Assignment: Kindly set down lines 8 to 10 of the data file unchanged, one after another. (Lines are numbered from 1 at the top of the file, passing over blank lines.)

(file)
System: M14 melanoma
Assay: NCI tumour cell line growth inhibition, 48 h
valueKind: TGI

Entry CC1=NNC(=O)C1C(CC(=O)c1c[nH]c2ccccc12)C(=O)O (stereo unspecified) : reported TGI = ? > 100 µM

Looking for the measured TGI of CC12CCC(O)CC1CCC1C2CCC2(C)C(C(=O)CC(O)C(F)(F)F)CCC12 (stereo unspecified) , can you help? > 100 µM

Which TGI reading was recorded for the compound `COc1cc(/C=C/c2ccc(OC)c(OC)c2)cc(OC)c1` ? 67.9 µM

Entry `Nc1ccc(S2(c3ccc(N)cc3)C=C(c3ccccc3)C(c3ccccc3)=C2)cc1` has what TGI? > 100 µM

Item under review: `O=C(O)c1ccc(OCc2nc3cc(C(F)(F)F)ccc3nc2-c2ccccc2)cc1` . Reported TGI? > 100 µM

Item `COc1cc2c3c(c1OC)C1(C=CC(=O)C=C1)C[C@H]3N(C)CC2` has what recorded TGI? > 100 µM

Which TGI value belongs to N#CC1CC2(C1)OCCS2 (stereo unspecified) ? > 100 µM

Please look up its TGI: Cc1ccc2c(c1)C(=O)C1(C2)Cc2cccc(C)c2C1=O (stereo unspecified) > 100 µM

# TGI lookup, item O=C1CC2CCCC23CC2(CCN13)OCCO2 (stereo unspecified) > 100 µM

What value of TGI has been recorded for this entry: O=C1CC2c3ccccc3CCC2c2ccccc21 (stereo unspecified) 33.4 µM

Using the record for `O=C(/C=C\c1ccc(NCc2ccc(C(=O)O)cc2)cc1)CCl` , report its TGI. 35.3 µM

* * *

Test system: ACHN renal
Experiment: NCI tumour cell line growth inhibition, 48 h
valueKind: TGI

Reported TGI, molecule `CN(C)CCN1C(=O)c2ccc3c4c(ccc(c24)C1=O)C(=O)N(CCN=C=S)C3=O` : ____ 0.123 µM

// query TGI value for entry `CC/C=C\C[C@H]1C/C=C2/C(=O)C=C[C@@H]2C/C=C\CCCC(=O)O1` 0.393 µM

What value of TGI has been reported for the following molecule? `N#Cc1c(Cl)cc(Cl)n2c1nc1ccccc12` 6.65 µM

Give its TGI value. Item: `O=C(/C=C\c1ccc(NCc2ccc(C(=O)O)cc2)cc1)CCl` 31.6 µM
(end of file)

Item under review: `O=C(O)c1ccc(OCc2nc3cc(C(F)(F)F)ccc3nc2-c2ccccc2)cc1` . Reported TGI? > 100 µM

Item `COc1cc2c3c(c1OC)C1(C=CC(=O)C=C1)C[C@H]3N(C)CC2` has what recorded TGI? > 100 µM

Which TGI value belongs to N#CC1CC2(C1)OCCS2 (stereo unspecified) ? > 100 µM